10 questions to ask before your project starts
Avoiding unforeseen show-stopper “gotchas” in software development projects can be a simple as knowing what to ask your customer upfront. Getting answers to questions before a project gets underway can make your life—and your job—easier and drama-free!
What to ask your customer
- What’s the “big-picture” vision for your project?
Have the customer outline their goals and objectives in detail.
- Who will directly benefit from this solution?
Find out if the solution is targeted at in-house staff, customers, sales, partners, third-party vendors—or any combination of these.
- Who are the stakeholders and decision makers for this project?
Understand who will be contributing to the process, who will be participating in reviews, and who makes the final call on questions or concerns.
- What infrastructure, products, and services will be associated with or affected by this solution?
Learn how the solution will be used to develop or support these deliverables and determine what kind of infrastructure changes will be required to enable legacy systems to work with the new solution.
- What kind of development schedule are you anticipating?
Go over milestones and any incremental implementations you should be aware of to keep things realistic and avoid scope and schedule creep.
- Will we need to bring partners, collaborators, or subject matter experts (SMEs) into the project?
Know upfront whether third-party resources will be involved or required—and what they must bring to the table.
- Will any specialized systems or tools be needed?
Outline any software, hardware, or other infrastructure that will be required, and get clear on who is expected to source or supply them.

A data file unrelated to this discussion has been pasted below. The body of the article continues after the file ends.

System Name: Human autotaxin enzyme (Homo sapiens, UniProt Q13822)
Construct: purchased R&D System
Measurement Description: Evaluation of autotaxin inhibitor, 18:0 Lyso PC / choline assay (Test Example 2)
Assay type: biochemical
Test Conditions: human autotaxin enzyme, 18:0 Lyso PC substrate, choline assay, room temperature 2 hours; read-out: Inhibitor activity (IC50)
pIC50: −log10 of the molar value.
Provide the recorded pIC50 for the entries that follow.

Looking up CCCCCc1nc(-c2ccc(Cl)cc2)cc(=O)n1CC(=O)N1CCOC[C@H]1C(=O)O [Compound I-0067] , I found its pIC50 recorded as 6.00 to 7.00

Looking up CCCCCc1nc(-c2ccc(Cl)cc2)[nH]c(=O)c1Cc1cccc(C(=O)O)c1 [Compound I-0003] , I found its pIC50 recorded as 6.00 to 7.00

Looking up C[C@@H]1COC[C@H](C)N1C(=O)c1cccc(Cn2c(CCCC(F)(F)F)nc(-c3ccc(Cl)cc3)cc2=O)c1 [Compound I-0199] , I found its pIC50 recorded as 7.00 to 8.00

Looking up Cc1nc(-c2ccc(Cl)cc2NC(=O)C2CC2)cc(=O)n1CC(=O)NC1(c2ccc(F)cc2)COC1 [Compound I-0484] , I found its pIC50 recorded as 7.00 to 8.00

- What are the known risks associated with this project?
Understand the risks associated with this project, and the expectations for managing and mitigating them.
- Are there legislative requirements or compliance mandates that this solution must satisfy?
Be aware of compliance issues before the Discovery phase begins to plan for, address, and avoid requirements that will become deal-breakers.
- How will you measure the success of this project?
In addition to understanding upfront goals, having a concrete idea of the specific metrics the project will be measured against can help you better plan and course correct as needed.
Navigating knowledge gaps during a development project is difficult, and not a good use of anybody’s time. Asking key questions during the discovery phase of the project can help uncover blind spots, avoid budget shortfalls, and provide valuable guidance to stakeholders who may need outside perspective on what will truly be required to bring their vision to life.